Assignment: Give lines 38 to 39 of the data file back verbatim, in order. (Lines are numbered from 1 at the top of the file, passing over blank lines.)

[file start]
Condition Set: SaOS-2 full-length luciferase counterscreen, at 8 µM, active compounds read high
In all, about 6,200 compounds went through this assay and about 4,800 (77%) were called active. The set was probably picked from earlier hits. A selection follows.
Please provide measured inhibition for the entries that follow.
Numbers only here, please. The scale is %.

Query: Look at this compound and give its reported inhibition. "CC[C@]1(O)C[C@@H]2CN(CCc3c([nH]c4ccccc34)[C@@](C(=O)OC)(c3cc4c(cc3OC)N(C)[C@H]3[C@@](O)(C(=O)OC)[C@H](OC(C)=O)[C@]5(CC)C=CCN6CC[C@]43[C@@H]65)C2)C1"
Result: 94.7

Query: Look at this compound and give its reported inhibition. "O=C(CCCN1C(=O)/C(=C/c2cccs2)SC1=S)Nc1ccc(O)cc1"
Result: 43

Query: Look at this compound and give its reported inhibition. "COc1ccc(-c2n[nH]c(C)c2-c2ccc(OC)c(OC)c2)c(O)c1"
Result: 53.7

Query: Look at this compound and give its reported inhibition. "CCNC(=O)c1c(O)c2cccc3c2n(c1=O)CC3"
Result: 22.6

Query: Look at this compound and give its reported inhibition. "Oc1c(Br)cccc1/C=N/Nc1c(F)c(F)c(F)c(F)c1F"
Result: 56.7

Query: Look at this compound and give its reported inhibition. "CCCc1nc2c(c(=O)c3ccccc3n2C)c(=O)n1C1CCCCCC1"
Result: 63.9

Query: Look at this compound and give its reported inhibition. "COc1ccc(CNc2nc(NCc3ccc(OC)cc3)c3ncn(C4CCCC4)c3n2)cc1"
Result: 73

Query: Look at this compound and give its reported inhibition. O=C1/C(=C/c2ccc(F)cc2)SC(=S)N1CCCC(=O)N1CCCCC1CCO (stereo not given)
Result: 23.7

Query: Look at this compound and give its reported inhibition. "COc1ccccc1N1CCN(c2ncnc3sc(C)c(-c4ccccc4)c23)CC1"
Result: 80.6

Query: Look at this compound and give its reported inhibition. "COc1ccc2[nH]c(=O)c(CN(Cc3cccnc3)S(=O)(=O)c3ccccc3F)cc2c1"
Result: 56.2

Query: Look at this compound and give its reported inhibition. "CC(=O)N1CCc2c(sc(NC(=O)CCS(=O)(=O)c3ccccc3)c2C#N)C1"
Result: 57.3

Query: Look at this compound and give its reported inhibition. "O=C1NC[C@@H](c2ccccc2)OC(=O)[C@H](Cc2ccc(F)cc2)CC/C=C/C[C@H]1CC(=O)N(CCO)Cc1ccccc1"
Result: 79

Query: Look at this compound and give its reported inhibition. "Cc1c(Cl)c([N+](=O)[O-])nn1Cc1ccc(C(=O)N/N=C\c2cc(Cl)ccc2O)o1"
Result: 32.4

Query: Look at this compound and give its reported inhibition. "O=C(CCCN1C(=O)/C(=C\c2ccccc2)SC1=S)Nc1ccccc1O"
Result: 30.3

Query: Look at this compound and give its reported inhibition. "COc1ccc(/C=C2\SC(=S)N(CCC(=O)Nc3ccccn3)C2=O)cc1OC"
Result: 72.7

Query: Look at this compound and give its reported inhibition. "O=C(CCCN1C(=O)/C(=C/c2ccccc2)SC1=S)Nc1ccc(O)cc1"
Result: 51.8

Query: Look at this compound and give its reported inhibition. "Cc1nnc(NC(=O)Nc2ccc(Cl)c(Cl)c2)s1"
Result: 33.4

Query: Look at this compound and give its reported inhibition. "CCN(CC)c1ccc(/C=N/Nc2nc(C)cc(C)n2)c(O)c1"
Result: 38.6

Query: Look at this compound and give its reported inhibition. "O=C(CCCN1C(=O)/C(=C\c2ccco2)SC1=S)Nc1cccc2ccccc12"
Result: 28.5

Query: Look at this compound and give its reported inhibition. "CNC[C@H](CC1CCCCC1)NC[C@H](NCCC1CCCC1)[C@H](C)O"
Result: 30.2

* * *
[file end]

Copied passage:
Result: 33.4

Query: Look at this compound and give its reported inhibition. "CCN(CC)c1ccc(/C=N/Nc2nc(C)cc(C)n2)c(O)c1"